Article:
In a Randomized controlled trial, 183 patients with neck pain were randomly allocated to manual therapy (spinal mobilization), physiotherapy (mainly exercise) or general practitioner care (counseling, education and drugs) in a 52-week study. The clinical outcomes measures showed that manual therapy resulted in faster recovery than physiotherapy and general practitioner care. Moreover, total costs of the manual therapy-treated patients were about one-third of the costs of physiotherapy or general practitioner care.

 – Korthals-de Bos et al (2003), British Medical Journal

In Comparison to Other Treatment Alternatives

“Acute and chronic chiropractic patients experienced better outcomes in pain, functional disability, and patient satisfaction; clinically important differences in pain and disability improvement were found for chronic patients.”

– Haas et al (2005), Journal of Manipulative and Physiological Therapeutics

“In our randomized, controlled trial, we compared the effectiveness of manual therapy, physical rehab, and continued care by a general practitioner in patients with nonspecific neck pain. The success rate at seven weeks was twice as high for the manual therapy group (68.3 percent) as for the continued care group (general practitioner). Manual therapy scored better than physical therapy on all outcome measures. Patients receiving manual therapy had fewer absences from work than patients receiving physical rehab or continued care, and manual therapy and physical rehab each resulted in statistically significant less analgesic use than continued care.”

– Hoving et al (2002), Annals of Internal Medicine

For Headaches

“Cervical spine manipulation was associated with significant improvement in headache outcomes in trials involving patients with neck pain and/or neck dysfunction and headache.”

– Duke Evidence Report, McCrory, Penzlen, Hasselblad, Gray (2001)

“The results of this study show that spinal manipulative therapy is an effective treatment for tension headaches. . . Four weeks after cessation of treatment . . . the patients who received spinal manipulative therapy experienced a sustained therapeutic benefit in all major outcomes in contrast to the patients that received amitriptyline therapy, who reverted to baseline values.” ‘

– Journal of Manipulative and Physiological Therapeutics, Boline et al. (1995)

For Neck Pain

In a study funded by NIH’s National Center for Complementary and Alternative Medicine to test the effectiveness of different approaches for treating mechanical neck pain, 272 participants were divided into three groups that received either spinal manipulative therapy (SMT) from a doctor of chiropractic (DC), pain medication (over-the-counter pain relievers, narcotics and muscle relaxants) or exercise recommendations. After 12 weeks, about 57 percent of those who met with DCs and 48 percent who exercised reported at least a 75 percent reduction in pain, compared to 33 percent of the people in the medication group. After one year, approximately 53 percent of the drug-free groups continued to report at least a 75 percent reduction in pain; compared to just 38 percent pain reduction among those who took medication.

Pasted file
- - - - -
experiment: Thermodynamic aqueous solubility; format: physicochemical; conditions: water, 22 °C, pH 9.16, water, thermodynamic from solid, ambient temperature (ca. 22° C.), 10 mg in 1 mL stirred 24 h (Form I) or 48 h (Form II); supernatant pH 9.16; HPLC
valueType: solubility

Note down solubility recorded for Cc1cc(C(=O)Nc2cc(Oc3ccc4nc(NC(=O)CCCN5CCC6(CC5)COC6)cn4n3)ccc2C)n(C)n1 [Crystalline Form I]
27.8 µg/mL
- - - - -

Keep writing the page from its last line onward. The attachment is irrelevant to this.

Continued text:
– Annals of Internal Medicine, Bronfort et al. (2012)

Cost Effectiveness

Low back pain initiated with a doctor of chiropractic (DC) saves 40 percent on health care costs when compared with care initiated through a medical doctor (MD), according to a study that analyzed data from 85,000 Blue Cross Blue Shield (BCBS) beneficiaries in Tennessee over a two-year span. The study population had open access to MDs and DCs through self-referral, and there were no limits applied to the number of MD/DC visits allowed and no differences in co-pays. Researchers estimated that allowing DC-initiated episodes of care would have led to an annual cost savings of $2.3 million for BCBS of Tennessee. They also concluded that insurance companies that restrict access to chiropractic care for low back pain treatment may inadvertently pay more for care than they would if they removed such restrictions.

– Liliedahl et al (2010), Journal of Manipulative and Physiological Therapeutics

“Chiropractic care appeared relatively cost-effective for the treatment of chronic low-back pain. Chiropractic and medical care performed comparably for acute patients. Practice-based clinical outcomes were consistent with systematic reviews of spinal manipulative efficacy: manipulation-based therapy is at least as good as and, in some cases, better than other therapeusis.”